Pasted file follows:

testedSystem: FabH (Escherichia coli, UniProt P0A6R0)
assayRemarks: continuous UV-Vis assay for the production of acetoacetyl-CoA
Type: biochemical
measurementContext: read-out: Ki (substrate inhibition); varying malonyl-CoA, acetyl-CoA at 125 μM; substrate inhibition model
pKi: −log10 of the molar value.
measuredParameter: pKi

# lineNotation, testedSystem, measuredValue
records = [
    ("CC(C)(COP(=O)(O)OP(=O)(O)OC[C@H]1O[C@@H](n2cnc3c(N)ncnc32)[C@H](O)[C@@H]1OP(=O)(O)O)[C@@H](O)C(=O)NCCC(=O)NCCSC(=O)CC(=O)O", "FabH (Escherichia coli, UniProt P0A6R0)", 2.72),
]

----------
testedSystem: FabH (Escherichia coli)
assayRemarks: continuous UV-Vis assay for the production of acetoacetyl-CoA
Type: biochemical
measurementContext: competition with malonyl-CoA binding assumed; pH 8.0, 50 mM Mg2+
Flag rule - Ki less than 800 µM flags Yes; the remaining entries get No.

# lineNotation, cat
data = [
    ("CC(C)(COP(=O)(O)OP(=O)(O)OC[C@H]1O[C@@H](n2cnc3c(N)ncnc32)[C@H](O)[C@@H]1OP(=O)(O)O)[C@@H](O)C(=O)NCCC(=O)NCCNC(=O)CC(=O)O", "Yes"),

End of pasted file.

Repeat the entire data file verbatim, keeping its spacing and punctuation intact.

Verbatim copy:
testedSystem: FabH (Escherichia coli, UniProt P0A6R0)
assayRemarks: continuous UV-Vis assay for the production of acetoacetyl-CoA
Type: biochemical
measurementContext: read-out: Ki (substrate inhibition); varying malonyl-CoA, acetyl-CoA at 125 μM; substrate inhibition model
pKi: −log10 of the molar value.
measuredParameter: pKi

# lineNotation, testedSystem, measuredValue
records = [
    ("CC(C)(COP(=O)(O)OP(=O)(O)OC[C@H]1O[C@@H](n2cnc3c(N)ncnc32)[C@H](O)[C@@H]1OP(=O)(O)O)[C@@H](O)C(=O)NCCC(=O)NCCSC(=O)CC(=O)O", "FabH (Escherichia coli, UniProt P0A6R0)", 2.72),
]

----------
testedSystem: FabH (Escherichia coli)
assayRemarks: continuous UV-Vis assay for the production of acetoacetyl-CoA
Type: biochemical
measurementContext: competition with malonyl-CoA binding assumed; pH 8.0, 50 mM Mg2+
Flag rule - Ki less than 800 µM flags Yes; the remaining entries get No.

# lineNotation, cat
data = [
    ("CC(C)(COP(=O)(O)OP(=O)(O)OC[C@H]1O[C@@H](n2cnc3c(N)ncnc32)[C@H](O)[C@@H]1OP(=O)(O)O)[C@@H](O)C(=O)NCCC(=O)NCCNC(=O)CC(=O)O", "Yes"),